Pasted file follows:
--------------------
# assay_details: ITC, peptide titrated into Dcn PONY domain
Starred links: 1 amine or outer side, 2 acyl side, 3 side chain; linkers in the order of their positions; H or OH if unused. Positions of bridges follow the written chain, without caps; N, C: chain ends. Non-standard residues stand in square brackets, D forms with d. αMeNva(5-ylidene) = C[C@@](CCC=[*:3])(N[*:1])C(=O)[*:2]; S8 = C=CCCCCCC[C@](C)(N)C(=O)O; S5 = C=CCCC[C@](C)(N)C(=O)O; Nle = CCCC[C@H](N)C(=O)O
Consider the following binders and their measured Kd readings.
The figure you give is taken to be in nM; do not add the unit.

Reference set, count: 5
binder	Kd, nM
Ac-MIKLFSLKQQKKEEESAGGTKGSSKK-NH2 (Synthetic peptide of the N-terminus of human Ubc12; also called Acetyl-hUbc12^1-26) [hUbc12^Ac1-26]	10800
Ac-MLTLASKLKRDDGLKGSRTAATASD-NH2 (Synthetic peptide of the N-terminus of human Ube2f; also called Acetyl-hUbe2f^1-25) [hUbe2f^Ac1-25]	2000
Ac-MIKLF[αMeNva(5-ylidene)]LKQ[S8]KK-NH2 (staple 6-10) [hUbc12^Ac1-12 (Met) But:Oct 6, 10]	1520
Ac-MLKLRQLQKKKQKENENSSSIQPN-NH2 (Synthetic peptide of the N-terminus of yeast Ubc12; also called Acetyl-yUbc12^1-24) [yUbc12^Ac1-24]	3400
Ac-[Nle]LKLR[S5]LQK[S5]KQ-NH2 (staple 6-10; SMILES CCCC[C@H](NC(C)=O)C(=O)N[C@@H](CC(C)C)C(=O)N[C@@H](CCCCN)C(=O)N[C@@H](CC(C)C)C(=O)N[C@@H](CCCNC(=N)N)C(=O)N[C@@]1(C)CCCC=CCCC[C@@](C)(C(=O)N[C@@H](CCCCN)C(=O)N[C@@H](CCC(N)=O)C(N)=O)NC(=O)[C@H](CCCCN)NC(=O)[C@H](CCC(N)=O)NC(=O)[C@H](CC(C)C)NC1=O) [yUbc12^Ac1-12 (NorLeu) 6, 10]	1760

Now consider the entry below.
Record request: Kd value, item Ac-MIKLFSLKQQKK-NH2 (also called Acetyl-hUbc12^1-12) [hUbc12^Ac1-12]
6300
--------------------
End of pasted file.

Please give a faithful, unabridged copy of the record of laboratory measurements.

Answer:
# assay_details: ITC, peptide titrated into Dcn PONY domain
Starred links: 1 amine or outer side, 2 acyl side, 3 side chain; linkers in the order of their positions; H or OH if unused. Positions of bridges follow the written chain, without caps; N, C: chain ends. Non-standard residues stand in square brackets, D forms with d. αMeNva(5-ylidene) = C[C@@](CCC=[*:3])(N[*:1])C(=O)[*:2]; S8 = C=CCCCCCC[C@](C)(N)C(=O)O; S5 = C=CCCC[C@](C)(N)C(=O)O; Nle = CCCC[C@H](N)C(=O)O
Consider the following binders and their measured Kd readings.
The figure you give is taken to be in nM; do not add the unit.

Reference set, count: 5
binder	Kd, nM
Ac-MIKLFSLKQQKKEEESAGGTKGSSKK-NH2 (Synthetic peptide of the N-terminus of human Ubc12; also called Acetyl-hUbc12^1-26) [hUbc12^Ac1-26]	10800
Ac-MLTLASKLKRDDGLKGSRTAATASD-NH2 (Synthetic peptide of the N-terminus of human Ube2f; also called Acetyl-hUbe2f^1-25) [hUbe2f^Ac1-25]	2000
Ac-MIKLF[αMeNva(5-ylidene)]LKQ[S8]KK-NH2 (staple 6-10) [hUbc12^Ac1-12 (Met) But:Oct 6, 10]	1520
Ac-MLKLRQLQKKKQKENENSSSIQPN-NH2 (Synthetic peptide of the N-terminus of yeast Ubc12; also called Acetyl-yUbc12^1-24) [yUbc12^Ac1-24]	3400
Ac-[Nle]LKLR[S5]LQK[S5]KQ-NH2 (staple 6-10; SMILES CCCC[C@H](NC(C)=O)C(=O)N[C@@H](CC(C)C)C(=O)N[C@@H](CCCCN)C(=O)N[C@@H](CC(C)C)C(=O)N[C@@H](CCCNC(=N)N)C(=O)N[C@@]1(C)CCCC=CCCC[C@@](C)(C(=O)N[C@@H](CCCCN)C(=O)N[C@@H](CCC(N)=O)C(N)=O)NC(=O)[C@H](CCCCN)NC(=O)[C@H](CCC(N)=O)NC(=O)[C@H](CC(C)C)NC1=O) [yUbc12^Ac1-12 (NorLeu) 6, 10]	1760

Now consider the entry below.
Record request: Kd value, item Ac-MIKLFSLKQQKK-NH2 (also called Acetyl-hUbc12^1-12) [hUbc12^Ac1-12]
6300